Australian researchers are recruiting thousands of anorexia nervosa sufferers to try to find the genes behind the disorder.
Anorexia is a clinical eating disorder that affects one in every 100 adolescent girls.
But it is also increasingly being diagnosed in middle-aged women and men.
The Queensland Institute of Medical Research (QIMR) will work with scientists from the US and Scandinavia, on the world’s largest study of the genetics of anorexia.
The Institute’s Professor Nick Martin says there is a clear link between genes and the disorder.
“It’s not all genetic, but there’s a strong genetic influence,” he said.
“We now have almost 100 genes that seem to be influencing schizophrenia, (and) heading that way for bipolar, and so we figured it’s time to start trying to do this for anorexia.”
“And our medical research has now reached a stage where we can now actually try to find the particular genes involved and hopefully this will lead us to cures.”
Previous studies suggest genetic link
Recent research on behalf of the National Eating Disorder Collaboration has shown illnesses like anorexia are becoming more prevalent in Australia.
The research estimated about 9 per cent of the population will experience an eating disorder during their lives.
Fewer than 50 per cent of those afflicted by anorexia nervosa make a fully recovery.
The lead investigator on the US component of the study, Professor Cynthia Bulik, believes finding a genetic basis for eating disorders will be a big step in increasing that number.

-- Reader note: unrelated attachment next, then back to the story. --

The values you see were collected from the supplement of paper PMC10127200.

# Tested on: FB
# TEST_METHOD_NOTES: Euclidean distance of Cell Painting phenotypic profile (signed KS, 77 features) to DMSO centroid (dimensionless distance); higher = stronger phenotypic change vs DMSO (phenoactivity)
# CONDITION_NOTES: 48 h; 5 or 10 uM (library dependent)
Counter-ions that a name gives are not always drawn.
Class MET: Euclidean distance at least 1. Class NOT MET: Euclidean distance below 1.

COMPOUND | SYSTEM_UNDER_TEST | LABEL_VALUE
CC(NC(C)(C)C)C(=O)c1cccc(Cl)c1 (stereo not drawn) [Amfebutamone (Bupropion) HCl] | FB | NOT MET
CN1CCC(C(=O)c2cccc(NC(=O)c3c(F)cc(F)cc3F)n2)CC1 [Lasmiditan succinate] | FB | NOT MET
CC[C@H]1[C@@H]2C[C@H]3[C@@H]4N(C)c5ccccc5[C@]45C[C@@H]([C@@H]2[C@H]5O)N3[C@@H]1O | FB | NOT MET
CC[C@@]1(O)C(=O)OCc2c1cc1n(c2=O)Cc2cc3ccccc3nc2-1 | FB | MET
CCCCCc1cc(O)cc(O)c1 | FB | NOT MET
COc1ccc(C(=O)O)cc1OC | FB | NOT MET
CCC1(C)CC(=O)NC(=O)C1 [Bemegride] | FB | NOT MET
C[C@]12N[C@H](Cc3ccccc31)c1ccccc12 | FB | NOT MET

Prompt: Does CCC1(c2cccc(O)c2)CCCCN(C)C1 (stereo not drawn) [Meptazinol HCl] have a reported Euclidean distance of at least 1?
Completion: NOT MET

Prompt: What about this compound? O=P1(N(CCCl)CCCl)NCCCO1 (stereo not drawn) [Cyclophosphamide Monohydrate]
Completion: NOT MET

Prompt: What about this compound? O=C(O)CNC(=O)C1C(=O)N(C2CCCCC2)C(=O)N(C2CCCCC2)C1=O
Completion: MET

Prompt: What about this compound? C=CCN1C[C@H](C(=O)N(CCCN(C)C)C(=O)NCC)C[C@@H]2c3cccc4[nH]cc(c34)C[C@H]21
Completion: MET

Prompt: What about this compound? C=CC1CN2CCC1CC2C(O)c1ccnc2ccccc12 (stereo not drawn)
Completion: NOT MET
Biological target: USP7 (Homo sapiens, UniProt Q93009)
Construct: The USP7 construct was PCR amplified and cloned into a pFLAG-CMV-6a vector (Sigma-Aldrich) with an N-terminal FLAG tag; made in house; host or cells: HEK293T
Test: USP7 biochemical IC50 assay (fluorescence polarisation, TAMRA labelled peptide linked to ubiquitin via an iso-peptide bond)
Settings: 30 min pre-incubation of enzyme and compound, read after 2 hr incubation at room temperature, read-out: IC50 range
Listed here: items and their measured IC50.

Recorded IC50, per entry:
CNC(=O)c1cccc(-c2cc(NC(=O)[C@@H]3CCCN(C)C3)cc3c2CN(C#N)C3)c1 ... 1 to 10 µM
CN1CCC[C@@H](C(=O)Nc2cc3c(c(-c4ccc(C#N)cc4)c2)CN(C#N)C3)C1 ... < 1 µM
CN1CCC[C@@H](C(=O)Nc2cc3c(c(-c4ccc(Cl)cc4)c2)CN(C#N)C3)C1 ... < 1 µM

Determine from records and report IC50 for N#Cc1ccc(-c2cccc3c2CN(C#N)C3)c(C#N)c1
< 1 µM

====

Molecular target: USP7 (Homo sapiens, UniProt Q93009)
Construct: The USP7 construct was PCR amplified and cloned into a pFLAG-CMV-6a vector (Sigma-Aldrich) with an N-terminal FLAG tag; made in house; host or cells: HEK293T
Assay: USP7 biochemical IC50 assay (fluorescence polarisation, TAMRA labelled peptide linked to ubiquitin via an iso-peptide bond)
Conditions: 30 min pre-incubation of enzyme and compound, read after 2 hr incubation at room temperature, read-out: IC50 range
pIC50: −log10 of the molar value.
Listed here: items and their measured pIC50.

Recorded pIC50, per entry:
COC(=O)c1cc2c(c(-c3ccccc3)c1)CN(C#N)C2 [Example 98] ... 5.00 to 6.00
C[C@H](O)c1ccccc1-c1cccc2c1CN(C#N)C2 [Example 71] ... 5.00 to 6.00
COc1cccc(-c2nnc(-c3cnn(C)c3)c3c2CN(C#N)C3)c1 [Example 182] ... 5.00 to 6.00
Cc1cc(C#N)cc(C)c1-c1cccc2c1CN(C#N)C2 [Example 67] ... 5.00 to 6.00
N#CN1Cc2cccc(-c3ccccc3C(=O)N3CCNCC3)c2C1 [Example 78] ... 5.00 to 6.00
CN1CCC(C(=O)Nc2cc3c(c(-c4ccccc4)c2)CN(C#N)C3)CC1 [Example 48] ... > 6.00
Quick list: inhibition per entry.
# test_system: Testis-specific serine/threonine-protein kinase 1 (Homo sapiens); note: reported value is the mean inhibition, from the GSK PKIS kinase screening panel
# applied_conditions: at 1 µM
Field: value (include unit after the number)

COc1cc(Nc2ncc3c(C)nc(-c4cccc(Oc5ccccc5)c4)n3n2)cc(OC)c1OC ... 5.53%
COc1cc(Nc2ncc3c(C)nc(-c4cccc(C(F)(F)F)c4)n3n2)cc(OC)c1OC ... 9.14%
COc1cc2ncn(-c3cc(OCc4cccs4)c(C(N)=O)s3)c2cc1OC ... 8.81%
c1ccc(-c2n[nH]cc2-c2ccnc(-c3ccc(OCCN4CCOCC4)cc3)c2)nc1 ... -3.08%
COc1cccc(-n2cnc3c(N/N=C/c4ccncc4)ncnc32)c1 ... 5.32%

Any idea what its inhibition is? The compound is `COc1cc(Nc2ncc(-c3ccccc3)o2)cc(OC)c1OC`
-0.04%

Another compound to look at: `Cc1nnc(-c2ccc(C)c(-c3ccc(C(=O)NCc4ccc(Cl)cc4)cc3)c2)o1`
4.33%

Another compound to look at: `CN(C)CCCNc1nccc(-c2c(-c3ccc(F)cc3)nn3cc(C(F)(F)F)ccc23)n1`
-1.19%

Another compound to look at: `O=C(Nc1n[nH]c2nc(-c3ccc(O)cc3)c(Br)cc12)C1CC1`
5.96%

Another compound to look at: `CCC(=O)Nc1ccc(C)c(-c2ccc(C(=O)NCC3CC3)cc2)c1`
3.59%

“Studies have shown fairly unequivocally that genes play a role in anorexia nervosa,” Professor Bulik said.
“Somewhere between 40 and 60 per cent of liability to the disorder is due to genetic factors.
“Most of us, when we get hungry, get very irritable and it’s not a pleasant feeling. People who are vulnerable to anorexia have a different response to starvation, they find that it calms them.
“We think there might be something fundamentally different in their biology that puts them at risk.” Anorexia not just a mental illness
Currently the eating disorder is treated with psychological intervention, but some specialists do not believe it is purely a mental illness.
“I don’t make a distinction between biological and psychological,” Professor Bulik says.
“The bottom line is, our mind is biological too.
“The most important medicine for the treatment of anorexia nervosa is food.
“Psycho-therapy is still critical, (as is) getting the family and partners involved during recovery.
“Right now, we have no medications that are effective in the treatment in anorexia nervosa, and in part that is because we don’t understand the biology.” Middle-aged increase linked to stress
Anorexia was once thought to mainly affect upper-class teenage girls.
But Professor Bulik says that is a myth and there is growing evidence of it developing in middle-aged women and men.
“Anorexia nervosa does not care how old you are,” she said.
“If you really look at the numbers, the most common age group for eating disorders is probably someone in their 30s or 40s.
“The genes are there all along, but the question is when and how do they get triggered.
“The way I like to view this is genes load the gun, and environment pulls the trigger.
“We’re seeing things like divorce, illness, financial problems, even menopause can be a trigger.”
The study has been launched as Brisbane hosts Australia’s first eating disorder conference.
It will be conducted by a group known as the Anorexia Nervosa Genetics Initiative.
The researchers are hoping to recruit 8,000 women around the world who currently have or have had anorexia.
Volunteers will be asked to complete a survey and give a blood sample.
Read more here.
New study links anorexia and genetics
Anorexia and Bulimia: Cracking the Genetic Code